Reopening relief for Harrogate pub that's been closed for 307 days in last year
Harrogate town centre is enjoying the highest footfall since the first lockdown as people emerged from lockdown.
There may not quite have been the same scenes as some other parts of the UK which saw long queues develop when shops, beer gardens, hairdressers and gyms unlocked their doors for the first time in 15 weeks as part of stage two of the Government’s roadmap - but there have been queues at times in Harrogate town centre, especially at cafes and hairdressers.
For one Harrogate bar it has been a particular relief to be open again for customers outside.
The Montpellier pub says it has been closed for 307 days out of the last year as a result of the pandemic.
Far from being cautious, the Harrogate public have come back in their hundreds in the bright but chilly sunshine to retail areas such as Cambridge Street, Oxford Street, James Street, Beulah Street, Commercial Street and Station Parade, in particular.
Music and film shop HMV opened its doors for the first time in Victoria Shopping Centre since last December, as did Waterstones book shop on James Street and Imagined Things bookshop in Westminster Arcade.
A new shop even opened on Commercial Street - Harrogate Town FC’s pop-up shop for supporters which is open until Saturday at least.
It’s been a sight welcomed by Harrogate business leaders who say it augurs well for the future of the town centre.
Harrogate Business Improvement District (BID) chair Sara Ferguson said: “Walking around town there was a really good vibe. It was busy and there were plenty of people with shopping bags.
“It was wonderful seeing Harrogate’s hospitality and retail sectors open again and town beginning to return to normal, with customers browsing shelves, visiting hairdressers, and enjoying a bite to eat and a drink with family and friends.”
Just how important this week’s rush back to the high street and the hospitality sector is can be judged by recent statistics showing the switch to online spending continues to grow. The figures for January showed more than a third of all retail sales were online, compared to just 20 per cent a year later and only 14 per cent in 2016.
With Harrogate experiencing an increase in empty units in key shopping streets since the pandemic began with the closure in the town of chains such as Debenhams and Laura Ashley, there is encouragement that there seemed to be as many people about this week as in normal times before the first lockdown.
Sandra Doherty, chief executive of Harrogate District Chamber of Commerce, said: “I’m delighted it was busy, but not rammed, as we need to ensure visitors feel safe and secure. “It has been lovely to see Harrogate doing what it does best - welcoming people to our lovely town.”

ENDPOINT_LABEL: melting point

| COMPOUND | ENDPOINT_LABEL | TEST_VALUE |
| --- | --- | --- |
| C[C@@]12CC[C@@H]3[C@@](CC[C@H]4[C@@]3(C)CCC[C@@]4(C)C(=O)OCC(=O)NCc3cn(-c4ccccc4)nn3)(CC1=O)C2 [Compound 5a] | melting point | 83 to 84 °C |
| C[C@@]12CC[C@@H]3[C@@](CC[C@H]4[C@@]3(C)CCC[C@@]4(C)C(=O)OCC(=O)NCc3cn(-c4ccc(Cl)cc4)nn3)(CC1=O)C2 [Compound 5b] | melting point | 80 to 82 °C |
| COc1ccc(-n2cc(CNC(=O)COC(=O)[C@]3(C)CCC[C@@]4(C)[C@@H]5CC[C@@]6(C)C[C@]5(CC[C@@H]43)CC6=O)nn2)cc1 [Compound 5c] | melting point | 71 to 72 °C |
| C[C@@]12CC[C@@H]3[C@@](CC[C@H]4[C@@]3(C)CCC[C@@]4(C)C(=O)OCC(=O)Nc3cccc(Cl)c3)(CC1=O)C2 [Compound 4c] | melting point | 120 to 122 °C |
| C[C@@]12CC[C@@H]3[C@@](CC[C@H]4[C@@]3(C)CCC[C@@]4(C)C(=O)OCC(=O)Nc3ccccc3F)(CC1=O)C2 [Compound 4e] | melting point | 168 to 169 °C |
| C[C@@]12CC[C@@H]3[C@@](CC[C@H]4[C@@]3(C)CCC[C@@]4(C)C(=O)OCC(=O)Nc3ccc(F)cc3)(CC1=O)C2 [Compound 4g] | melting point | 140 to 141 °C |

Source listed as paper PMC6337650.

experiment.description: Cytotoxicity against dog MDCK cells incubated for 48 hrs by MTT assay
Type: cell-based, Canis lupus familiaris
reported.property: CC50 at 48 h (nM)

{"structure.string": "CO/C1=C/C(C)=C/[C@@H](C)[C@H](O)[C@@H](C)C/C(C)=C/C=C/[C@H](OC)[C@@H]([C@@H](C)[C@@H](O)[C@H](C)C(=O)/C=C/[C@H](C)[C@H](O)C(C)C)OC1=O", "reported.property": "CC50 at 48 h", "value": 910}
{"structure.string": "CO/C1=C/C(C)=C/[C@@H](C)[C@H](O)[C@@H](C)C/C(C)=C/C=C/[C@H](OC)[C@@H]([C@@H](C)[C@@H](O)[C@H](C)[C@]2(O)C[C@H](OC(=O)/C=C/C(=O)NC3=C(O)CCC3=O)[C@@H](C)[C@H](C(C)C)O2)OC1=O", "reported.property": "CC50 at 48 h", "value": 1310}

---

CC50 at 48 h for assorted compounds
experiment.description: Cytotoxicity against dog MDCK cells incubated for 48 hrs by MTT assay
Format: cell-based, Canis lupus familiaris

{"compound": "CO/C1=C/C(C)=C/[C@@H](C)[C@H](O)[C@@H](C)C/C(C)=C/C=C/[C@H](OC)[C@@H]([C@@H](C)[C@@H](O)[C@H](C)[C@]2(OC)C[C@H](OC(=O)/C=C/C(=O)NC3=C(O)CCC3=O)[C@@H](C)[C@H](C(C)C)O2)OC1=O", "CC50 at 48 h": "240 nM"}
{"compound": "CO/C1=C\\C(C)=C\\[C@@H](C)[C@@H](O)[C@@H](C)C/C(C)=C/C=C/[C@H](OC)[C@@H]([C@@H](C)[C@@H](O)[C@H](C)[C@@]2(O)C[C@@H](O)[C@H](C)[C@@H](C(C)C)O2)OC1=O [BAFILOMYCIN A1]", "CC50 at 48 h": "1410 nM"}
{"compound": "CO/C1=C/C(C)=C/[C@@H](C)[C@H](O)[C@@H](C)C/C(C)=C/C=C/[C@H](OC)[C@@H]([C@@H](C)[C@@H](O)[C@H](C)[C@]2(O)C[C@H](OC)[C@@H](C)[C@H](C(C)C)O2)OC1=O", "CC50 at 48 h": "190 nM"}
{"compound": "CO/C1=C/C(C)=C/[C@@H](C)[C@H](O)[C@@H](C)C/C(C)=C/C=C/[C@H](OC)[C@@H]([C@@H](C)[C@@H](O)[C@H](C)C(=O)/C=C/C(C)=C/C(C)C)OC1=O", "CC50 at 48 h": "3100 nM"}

But pressure remains from the hospitality sector for the Government to stick to its roadmap on further relaxation.
Under the new rules, which will run until the start of stage three on May 17, if all goes well, customers must order, eat and drink while seated at a table and follow either the rule of six, or be in a group with no more than two households present.
Social distancing remains in place, as does the wearing of face masks and table service.
The result of all this is that the pub industry has warned the sector is on its knees, with only two in five English pubs re-opening on Monday after a terrible 12 months when 2,500 pubs nationally are estimated to have closed for good.
The British Beer & Pub Association’s chief executive, Emma McClarkin claimed earlier this week that stage two guidelines mean “no pub is expecting to profit from reopening outdoors, and many will make a loss”.
Although Harrogate’s food and drinks sector is relieved at making some progress, the ban on indoor eating and drinking has limited customer numbers, meaning some bars have decided not to re-open for now.
Most traders are trying to make the best of a situation they hope will only be temporary before a full return to normality in the summer.
Outdoor seating - where possible - is the order of the day everywhere from the Bean & Bud cafe on Commercial Street to Weetons on West Park and The Harrogate Tap bar at the railway station.
When it comes to time, money and ideas devoted by Harrogate businesses on maximising outdoor custom, the most prominent example has to be The Yorkshire Hotel on Prospect Place with its pop-up beer and food garden.
Having moved in tonnes of earth, planted shrubs and grass, built a mini “Brimham Rocks” with Yorkshire gritstone, laid a dry stone wall and installed a miniature railway, it unveiled what it calls “Ales in the Dales” on Monday and quickly attracted a flood of customers.
With that sort of innovation on show, not to forget sense of humour, Harrogate’s hopes of a sustained consumer-led revival for the town centre this summer may be well placed.